Diminishing returns

I’m currently listening to Spotify via a chrome cast audio plugged straight into my preamp. It probably cost all of £80 compared to tens of thousands of pounds of kit I usually use but it plays Spotify easily whixh my zenith doesn’t. It strikes me listening that it’s a perfect example of diminishing returns in hifi as it gives way more than you would expect for it’s price and certainly my usual streaming or cd kit sounds better but really the best part of 20k better, I don’t think so. Chrome cast audio is a lot of fun for not much money


I’ve had one for years. Its optical out to a dac is very good, a newer low cost option with even more functionality is the WiiM Mini, optical out to dac.


Yes, I think as time goes by the quality of low cost kit has been progressing in leaps and bounds, narrowing the sound quality gap between it an high quality hifi - while at the top end improvements seem to command an exponential price curve.

Bad for anyone who foolishly regards their hifi kit as a good financial investment, but good for everyone else.


Very true. My Sonos Beam plonked on a wooden mantle piece with a Sonos sub hiding in the corner of the room along with some fine tuning using their Sonos Trueplay app (do this alone with the curtains drawn) sounds excellent.


Interesting, I forgot it could do digital out. I wonder how it would be plugged into my Dave?

My Toslink digital out from my TV set top box to my streamer is a delight for watching YouTube music videos.

It cuts the Electromagnetic noise pollution that streams from the cheap ISP router.


Just ordered one of the river. I’ll have one somewhere but god knows where

Diminishing returns is hard to quantify when audio enjoyment is subjective.

I feel people should go to stores and listen to the tiers of kit available and set themselves a wallet lock when they cannot appreciate the improvements that the tier above may offer in sound quality (not aesthetics/materials), for thise with ‘more money than sense’.

everyone else basically falls into a category of ‘want more’, but want bargain/‘great value’ to get there.

The extra cost to do sound right (and achieve natural sound) vs Sabre DAC chips and class D (etc) amps, that all chase the tail of audio excellence and render an approximation close to top of the tree sound for ‘less’, are incredible in terms of 'low cost of (high quality) audio adoption…

But the market has spoken- wallets dictate design directions.

just lkke compiter SSD drives weren’t affordable, so manufacturers found ways to deliver ‘mostly the same product’ (but more affordable) and the rest is history. (fast reliable SSD drives are still expensive, but lots of cost effective alternatives imitate top of tree parts for peanuts price points).

the problem with subjective criteria vs objective merits is that who defines what is ‘close enough’…?

as someone who grew up with TOTL amplification and has used many top of the line parts over many decades… audio since the year 200X hasn’t really interested me in new ways (vs what e had before).
the last couple of dcades, to me, is mostly new tiers of lower quality ‘junk-fi’ appearing and what was previously affordable ‘nice-fi’ has all mlstly gone statospheric pricing.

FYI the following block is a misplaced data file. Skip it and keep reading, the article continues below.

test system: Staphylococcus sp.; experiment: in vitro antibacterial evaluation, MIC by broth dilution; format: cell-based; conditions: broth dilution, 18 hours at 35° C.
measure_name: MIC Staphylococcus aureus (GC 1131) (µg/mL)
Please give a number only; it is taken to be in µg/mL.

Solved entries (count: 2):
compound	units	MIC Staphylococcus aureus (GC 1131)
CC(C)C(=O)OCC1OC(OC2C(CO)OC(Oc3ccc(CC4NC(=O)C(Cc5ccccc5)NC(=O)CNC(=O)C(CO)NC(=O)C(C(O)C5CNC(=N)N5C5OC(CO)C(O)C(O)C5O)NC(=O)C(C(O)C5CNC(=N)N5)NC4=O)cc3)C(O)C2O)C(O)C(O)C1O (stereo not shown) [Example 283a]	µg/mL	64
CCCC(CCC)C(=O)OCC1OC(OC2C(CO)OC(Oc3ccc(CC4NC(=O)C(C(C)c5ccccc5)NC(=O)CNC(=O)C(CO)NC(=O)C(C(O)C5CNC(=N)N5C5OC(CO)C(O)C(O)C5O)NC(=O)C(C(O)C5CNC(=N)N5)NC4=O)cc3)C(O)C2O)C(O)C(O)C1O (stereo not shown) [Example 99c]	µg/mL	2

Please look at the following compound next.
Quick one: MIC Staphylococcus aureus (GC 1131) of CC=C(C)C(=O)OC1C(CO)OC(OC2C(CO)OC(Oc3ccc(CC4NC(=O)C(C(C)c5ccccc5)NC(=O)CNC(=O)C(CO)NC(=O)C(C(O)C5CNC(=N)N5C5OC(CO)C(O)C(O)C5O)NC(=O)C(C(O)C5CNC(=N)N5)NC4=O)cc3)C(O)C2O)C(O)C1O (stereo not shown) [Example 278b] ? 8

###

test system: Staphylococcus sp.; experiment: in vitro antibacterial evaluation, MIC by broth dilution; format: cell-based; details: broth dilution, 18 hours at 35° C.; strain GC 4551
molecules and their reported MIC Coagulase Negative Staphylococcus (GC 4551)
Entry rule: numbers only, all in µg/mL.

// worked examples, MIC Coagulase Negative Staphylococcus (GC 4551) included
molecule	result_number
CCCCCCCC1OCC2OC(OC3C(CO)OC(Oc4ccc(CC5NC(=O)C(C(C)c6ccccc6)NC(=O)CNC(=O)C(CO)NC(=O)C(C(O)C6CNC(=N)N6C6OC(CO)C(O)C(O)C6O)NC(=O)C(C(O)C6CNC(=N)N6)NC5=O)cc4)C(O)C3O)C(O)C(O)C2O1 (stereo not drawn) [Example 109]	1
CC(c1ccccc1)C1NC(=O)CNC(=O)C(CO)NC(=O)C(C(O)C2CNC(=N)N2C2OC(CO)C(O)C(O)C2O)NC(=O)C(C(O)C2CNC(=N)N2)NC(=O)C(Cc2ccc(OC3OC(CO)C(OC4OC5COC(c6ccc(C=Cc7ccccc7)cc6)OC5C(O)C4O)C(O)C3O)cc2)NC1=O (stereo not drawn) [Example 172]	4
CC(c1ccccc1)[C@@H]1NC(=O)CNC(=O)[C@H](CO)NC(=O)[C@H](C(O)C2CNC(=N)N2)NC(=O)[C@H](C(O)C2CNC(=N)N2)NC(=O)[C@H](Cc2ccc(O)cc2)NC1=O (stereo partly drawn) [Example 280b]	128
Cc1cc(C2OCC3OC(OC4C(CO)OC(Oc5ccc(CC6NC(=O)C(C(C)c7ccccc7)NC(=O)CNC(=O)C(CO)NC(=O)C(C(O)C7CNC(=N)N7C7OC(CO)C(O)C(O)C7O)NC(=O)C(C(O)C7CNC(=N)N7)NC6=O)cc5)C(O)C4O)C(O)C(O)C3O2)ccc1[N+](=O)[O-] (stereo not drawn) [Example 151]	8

the difference between budget and behemoth system being very wide, more so than ever…

whilst I find a nice DAC into a Bowers and Wilkins Zeppelin speaker a justifiable bargain basement system (MY minimum SQ!), obtainable with a musical subwoofer, second hand for the cost of less than a hifi VHS player was… I find that if I had to buy ‘all new’ I’d have to put down stupid money to equal that sound quality level. (today)

As someone who couldnt endure most sub $1k price point stereo kit twenty years ago (hifi had given way to surround sound, and quality stereo gear started to get expensive), today I’d need 5x the cost to net superior sound (to sound thqt barely passed muster twenty years ago).

of course finding a Sansui AU919 second hand for 200$ (in the year 2000), showed me that I was wasting my money buying new.

every world financial crisis equals less sound for more money.
and now we have a market driven by internet reviewers who champion five star crap en masse and a handful of hobbyists and audiophiles opinions aren’t of any value.
bricks and mortar is unsustainable, so more and more cases of the blind leadung the blind.

so THX headphone amps rule the waters, DAC chips need only decode DSD and 32bit 768khz etc to be ‘the best’ (ideally, for some, with MQA or some fad included),
and dinosaurs like me who chase their tail with 16bit 44khz fed from heavy transports into Non Oversampling Ladder DACs with tight (rejection) tolerances on the digital signal are a dying breed.

I have a music player using 4x “junkfi” DAC chips and a tube output stage.
the tube stage actually makes it one of the best (modern) audio parts in the house.
it is, in tube mode, akin to good audio (from yesteryear).

most cannot see the subtleties that extra cash beings to this hobby…
and modern junk targets those sound traits so that early reviews can rave about how well they all compare with each other.

heck so many audio science pages where people complain that the cowt of doing something right isnt worth the extra cost vs ‘better measuring’ (three metrics) cheaper junk fi.

I call it junkfi cause three years from now its where it will sit…